For two months, a family’s hiking trail death was a mystery. Officials now say it was hyperthermia.

For more than two months, California authorities could not say what killed a young family of three and their dog along a hiking trail in the Sierra National Forest.

The bodies of John Gerrish, Ellen Chung and their 1-year-old daughter, Miju, were found close to the Merced River with no physical wounds or signs of trauma. Baffled investigators ruled out a number of possibilities, from lightning to carbon monoxide exposure and toxic algae. Now they have an answer: hyperthermia and possible dehydration, Mariposa County Sheriff Jeremy Briese announced Thursday.

The family had hiked a steep incline with little shade at temperatures reaching up to 109 degrees, possibly running out of water at some point during the trip, Briese said. Investigators believe their dog Oski died of heat-related issues.

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Briese explained hyperthermia is a condition when body temperatures reach an abnormally high level.

“This is an unfortunate and tragic event due to the weather,” Briese said.

Mariposa County Sheriff Jeremy Briese on Oct. 21 said that John Gerrish, Ellen Chung, their daughter Miju and dog died from heat exposure during a remote hike. (Reuters)

In a statement, the Gerrish and Chung families expressed “pain almost beyond words” amid a void of answers during the investigation.

“Our hearts will never forget the beautiful lives of Jonathan, Ellen, Miju and of course Oski,” they continued.

The cause behind the mysterious deaths of the family was determined after a litany of tests, including autopsies and toxicology reviews. The sheriff said a team of detectives had worked on the case “round-the-clock,” methodically reviewing evidence like cellphone data and more.

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Gerrish, 45, Chung, 30, and their daughter and dog were discovered after a family friend had reported them missing on Aug. 16. Miju’s babysitter had alerted family members that Gerrish and Chung were not home that day. The day before, a witness saw the family traveling toward the trailhead.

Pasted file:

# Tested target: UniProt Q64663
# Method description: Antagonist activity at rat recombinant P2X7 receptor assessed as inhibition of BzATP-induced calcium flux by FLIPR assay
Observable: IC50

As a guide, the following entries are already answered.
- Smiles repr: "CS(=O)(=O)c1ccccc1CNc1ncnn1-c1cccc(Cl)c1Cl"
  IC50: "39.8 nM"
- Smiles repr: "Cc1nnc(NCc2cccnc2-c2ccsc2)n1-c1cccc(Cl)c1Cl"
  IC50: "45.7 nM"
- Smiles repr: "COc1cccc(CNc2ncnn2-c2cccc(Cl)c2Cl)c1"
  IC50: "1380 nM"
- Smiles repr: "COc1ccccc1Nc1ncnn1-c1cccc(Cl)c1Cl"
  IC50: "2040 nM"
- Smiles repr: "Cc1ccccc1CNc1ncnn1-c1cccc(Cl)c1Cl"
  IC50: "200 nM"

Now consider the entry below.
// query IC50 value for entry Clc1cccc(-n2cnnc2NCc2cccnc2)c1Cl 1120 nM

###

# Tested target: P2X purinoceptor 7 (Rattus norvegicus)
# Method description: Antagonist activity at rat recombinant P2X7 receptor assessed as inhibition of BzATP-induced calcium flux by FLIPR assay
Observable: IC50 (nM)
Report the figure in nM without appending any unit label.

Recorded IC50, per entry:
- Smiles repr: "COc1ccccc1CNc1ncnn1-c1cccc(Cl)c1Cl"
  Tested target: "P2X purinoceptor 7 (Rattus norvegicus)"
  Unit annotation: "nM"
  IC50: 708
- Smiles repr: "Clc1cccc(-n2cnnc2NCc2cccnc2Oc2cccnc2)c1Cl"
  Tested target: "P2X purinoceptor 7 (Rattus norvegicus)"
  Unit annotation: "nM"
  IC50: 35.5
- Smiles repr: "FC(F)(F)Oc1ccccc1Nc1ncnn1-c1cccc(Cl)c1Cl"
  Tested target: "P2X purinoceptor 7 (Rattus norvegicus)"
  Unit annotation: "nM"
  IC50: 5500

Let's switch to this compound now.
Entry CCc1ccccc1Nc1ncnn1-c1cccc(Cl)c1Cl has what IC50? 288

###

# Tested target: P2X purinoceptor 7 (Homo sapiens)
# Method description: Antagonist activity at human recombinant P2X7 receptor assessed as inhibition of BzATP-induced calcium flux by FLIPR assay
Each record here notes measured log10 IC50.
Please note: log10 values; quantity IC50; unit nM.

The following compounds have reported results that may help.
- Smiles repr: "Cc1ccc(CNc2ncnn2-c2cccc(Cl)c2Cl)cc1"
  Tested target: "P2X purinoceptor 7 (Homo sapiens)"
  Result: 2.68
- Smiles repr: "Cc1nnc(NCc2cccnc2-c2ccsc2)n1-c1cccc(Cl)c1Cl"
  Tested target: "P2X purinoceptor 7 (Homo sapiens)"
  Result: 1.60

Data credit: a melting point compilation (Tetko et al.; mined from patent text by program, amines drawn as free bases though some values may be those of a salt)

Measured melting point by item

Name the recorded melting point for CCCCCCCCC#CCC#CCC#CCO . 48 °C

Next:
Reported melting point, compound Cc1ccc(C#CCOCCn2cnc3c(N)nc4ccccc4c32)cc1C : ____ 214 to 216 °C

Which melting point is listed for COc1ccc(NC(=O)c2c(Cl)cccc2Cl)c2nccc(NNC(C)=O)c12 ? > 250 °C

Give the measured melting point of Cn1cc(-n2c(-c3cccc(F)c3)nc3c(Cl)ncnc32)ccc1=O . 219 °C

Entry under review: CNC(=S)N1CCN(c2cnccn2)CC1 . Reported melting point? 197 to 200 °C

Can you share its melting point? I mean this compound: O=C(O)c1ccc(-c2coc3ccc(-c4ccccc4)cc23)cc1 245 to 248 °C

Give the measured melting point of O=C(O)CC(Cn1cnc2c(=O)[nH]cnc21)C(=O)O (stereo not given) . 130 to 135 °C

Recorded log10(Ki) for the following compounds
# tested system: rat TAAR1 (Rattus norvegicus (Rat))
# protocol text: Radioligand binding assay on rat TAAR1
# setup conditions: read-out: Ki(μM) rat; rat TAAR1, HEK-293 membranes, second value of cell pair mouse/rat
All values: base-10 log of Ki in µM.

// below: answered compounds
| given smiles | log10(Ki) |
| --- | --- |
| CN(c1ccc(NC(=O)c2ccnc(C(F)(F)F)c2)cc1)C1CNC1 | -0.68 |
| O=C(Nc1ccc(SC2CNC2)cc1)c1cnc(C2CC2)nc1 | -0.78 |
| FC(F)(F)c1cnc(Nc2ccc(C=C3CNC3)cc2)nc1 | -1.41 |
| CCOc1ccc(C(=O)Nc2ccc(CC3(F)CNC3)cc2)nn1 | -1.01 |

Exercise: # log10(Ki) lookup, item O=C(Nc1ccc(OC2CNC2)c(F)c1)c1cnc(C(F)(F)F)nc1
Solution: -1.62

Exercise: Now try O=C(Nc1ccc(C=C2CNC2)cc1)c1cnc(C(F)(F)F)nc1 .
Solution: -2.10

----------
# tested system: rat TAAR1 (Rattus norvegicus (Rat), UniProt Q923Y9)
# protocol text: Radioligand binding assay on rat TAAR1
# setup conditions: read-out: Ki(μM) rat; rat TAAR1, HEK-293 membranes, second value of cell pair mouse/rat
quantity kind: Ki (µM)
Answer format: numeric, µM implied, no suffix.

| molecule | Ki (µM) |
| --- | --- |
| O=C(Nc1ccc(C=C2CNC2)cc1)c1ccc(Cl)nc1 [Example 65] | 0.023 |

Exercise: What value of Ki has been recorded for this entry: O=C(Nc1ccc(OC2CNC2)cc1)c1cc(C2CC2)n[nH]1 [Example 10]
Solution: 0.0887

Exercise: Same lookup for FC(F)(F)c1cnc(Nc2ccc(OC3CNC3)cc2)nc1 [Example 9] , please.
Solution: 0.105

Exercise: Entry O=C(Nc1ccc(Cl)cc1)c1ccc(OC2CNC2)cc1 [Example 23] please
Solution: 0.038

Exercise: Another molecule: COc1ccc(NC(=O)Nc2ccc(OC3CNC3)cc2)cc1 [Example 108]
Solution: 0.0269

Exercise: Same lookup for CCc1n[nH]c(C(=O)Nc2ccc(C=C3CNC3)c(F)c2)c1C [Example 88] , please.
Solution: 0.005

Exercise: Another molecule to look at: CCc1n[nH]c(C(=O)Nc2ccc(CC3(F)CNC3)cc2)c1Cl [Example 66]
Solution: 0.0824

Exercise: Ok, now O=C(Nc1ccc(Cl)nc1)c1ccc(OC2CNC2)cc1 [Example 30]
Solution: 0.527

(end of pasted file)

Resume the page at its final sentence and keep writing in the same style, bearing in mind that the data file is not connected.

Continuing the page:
Law enforcement combed the trail after spotting the couple’s truck parked near the trail’s entrance, The Washington Post previously reported. Later that morning, in an area known as Devil’s Gulch, search-and-rescue officers discovered Gerrish in a seated position with Miju and Oski near him, while Chung was found farther up a hill.

Authorities later closed the 28 miles along the river the family was found near after test results of the water downstream revealed high levels of toxic algae — but algae blooms were ruled out as a cause of death. The family did not drink the water from the river, Briese said.

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The sheriff said investigators also considered possible exposure from nearby mines, but they determined the family did not visit those mines.

The loss of the young family came as a shock to those in the Mariposa community who knew them.

“It’s just so tragic and mysterious,” Steven Jeffe, a close family friend, previously told The Washington Post.

The couple moved to Mariposa from San Francisco in March 2020. Gerrish worked at Snapchat, and Chung was working toward a master’s degree in family therapy, Jeffe said.

Those who knew the couple described their love of outdoor adventures and hiking, questioning what could have happened during their trip to Hites Cove.

“We’re just devastated by the loss,” Jeffe said. “But I think the community is more like, ‘What the heck happened?’ It’s just so crazy.”

On Thursday, Briese showed footage of the eight-mile trail the family had nearly completed, with sloping terrain that had little tree cover due to a wildfire in 2018. They were 1.6 miles away from completing the hike.

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A sole container for water found with the family, an 85-ounce water bladder backpack, was empty.

Briese said he has not encountered another hyperthermia death during his work at the sheriff’s office. But he warned others to take precautions when outdoors during sweltering summers.

“My message would be to prepare, if you’re going to hike, prepare,” he said.

The Gerrish and Chung families said they would use the new revelations “as a way of helping us come to terms with the situation.”

“However,” they added, “the question of why can never be answered and will remain with us.”